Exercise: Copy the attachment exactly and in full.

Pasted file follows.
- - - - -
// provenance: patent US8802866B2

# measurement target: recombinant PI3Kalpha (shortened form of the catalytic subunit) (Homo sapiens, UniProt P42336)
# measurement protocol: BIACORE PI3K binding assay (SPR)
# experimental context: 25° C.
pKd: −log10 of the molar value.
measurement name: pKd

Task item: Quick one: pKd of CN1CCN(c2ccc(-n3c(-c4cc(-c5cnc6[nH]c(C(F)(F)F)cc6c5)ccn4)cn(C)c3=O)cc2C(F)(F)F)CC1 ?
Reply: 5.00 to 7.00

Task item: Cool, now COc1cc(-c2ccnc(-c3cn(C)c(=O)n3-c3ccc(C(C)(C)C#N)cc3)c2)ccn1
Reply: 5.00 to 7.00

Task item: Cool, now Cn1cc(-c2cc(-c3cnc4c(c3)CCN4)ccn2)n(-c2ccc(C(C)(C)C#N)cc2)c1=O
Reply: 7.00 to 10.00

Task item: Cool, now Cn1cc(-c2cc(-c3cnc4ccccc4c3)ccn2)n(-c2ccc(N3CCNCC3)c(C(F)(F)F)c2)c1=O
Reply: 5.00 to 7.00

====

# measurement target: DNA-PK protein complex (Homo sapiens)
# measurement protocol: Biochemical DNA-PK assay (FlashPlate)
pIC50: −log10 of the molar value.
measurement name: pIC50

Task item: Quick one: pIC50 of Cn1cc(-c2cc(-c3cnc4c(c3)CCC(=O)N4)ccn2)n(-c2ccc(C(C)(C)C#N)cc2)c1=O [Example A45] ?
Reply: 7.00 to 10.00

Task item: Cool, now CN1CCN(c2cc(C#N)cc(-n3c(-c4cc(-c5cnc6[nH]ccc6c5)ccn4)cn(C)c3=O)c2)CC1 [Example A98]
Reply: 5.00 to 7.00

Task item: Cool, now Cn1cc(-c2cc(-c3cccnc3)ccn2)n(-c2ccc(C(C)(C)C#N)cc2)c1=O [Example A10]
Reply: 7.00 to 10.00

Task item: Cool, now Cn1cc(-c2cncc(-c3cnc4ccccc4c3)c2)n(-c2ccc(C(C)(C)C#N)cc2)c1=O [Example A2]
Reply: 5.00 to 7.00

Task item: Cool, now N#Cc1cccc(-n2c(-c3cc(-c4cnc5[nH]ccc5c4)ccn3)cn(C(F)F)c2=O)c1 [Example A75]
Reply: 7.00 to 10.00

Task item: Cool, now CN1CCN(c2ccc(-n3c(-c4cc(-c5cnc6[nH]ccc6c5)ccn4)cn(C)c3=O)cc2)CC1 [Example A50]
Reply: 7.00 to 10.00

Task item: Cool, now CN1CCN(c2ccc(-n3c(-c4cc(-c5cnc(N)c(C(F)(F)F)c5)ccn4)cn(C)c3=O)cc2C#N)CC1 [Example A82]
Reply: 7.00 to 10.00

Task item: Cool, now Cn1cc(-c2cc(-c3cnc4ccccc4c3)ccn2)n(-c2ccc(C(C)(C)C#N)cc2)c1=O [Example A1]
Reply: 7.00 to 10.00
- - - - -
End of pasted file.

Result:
// provenance: patent US8802866B2

# measurement target: recombinant PI3Kalpha (shortened form of the catalytic subunit) (Homo sapiens, UniProt P42336)
# measurement protocol: BIACORE PI3K binding assay (SPR)
# experimental context: 25° C.
pKd: −log10 of the molar value.
measurement name: pKd

Task item: Quick one: pKd of CN1CCN(c2ccc(-n3c(-c4cc(-c5cnc6[nH]c(C(F)(F)F)cc6c5)ccn4)cn(C)c3=O)cc2C(F)(F)F)CC1 ?
Reply: 5.00 to 7.00

Task item: Cool, now COc1cc(-c2ccnc(-c3cn(C)c(=O)n3-c3ccc(C(C)(C)C#N)cc3)c2)ccn1
Reply: 5.00 to 7.00

Task item: Cool, now Cn1cc(-c2cc(-c3cnc4c(c3)CCN4)ccn2)n(-c2ccc(C(C)(C)C#N)cc2)c1=O
Reply: 7.00 to 10.00

Task item: Cool, now Cn1cc(-c2cc(-c3cnc4ccccc4c3)ccn2)n(-c2ccc(N3CCNCC3)c(C(F)(F)F)c2)c1=O
Reply: 5.00 to 7.00

====

# measurement target: DNA-PK protein complex (Homo sapiens)
# measurement protocol: Biochemical DNA-PK assay (FlashPlate)
pIC50: −log10 of the molar value.
measurement name: pIC50

Task item: Quick one: pIC50 of Cn1cc(-c2cc(-c3cnc4c(c3)CCC(=O)N4)ccn2)n(-c2ccc(C(C)(C)C#N)cc2)c1=O [Example A45] ?
Reply: 7.00 to 10.00

Task item: Cool, now CN1CCN(c2cc(C#N)cc(-n3c(-c4cc(-c5cnc6[nH]ccc6c5)ccn4)cn(C)c3=O)c2)CC1 [Example A98]
Reply: 5.00 to 7.00

Task item: Cool, now Cn1cc(-c2cc(-c3cccnc3)ccn2)n(-c2ccc(C(C)(C)C#N)cc2)c1=O [Example A10]
Reply: 7.00 to 10.00

Task item: Cool, now Cn1cc(-c2cncc(-c3cnc4ccccc4c3)c2)n(-c2ccc(C(C)(C)C#N)cc2)c1=O [Example A2]
Reply: 5.00 to 7.00

Task item: Cool, now N#Cc1cccc(-n2c(-c3cc(-c4cnc5[nH]ccc5c4)ccn3)cn(C(F)F)c2=O)c1 [Example A75]
Reply: 7.00 to 10.00

Task item: Cool, now CN1CCN(c2ccc(-n3c(-c4cc(-c5cnc6[nH]ccc6c5)ccn4)cn(C)c3=O)cc2)CC1 [Example A50]
Reply: 7.00 to 10.00

Task item: Cool, now CN1CCN(c2ccc(-n3c(-c4cc(-c5cnc(N)c(C(F)(F)F)c5)ccn4)cn(C)c3=O)cc2C#N)CC1 [Example A82]
Reply: 7.00 to 10.00

Task item: Cool, now Cn1cc(-c2cc(-c3cnc4ccccc4c3)ccn2)n(-c2ccc(C(C)(C)C#N)cc2)c1=O [Example A1]
Reply: 7.00 to 10.00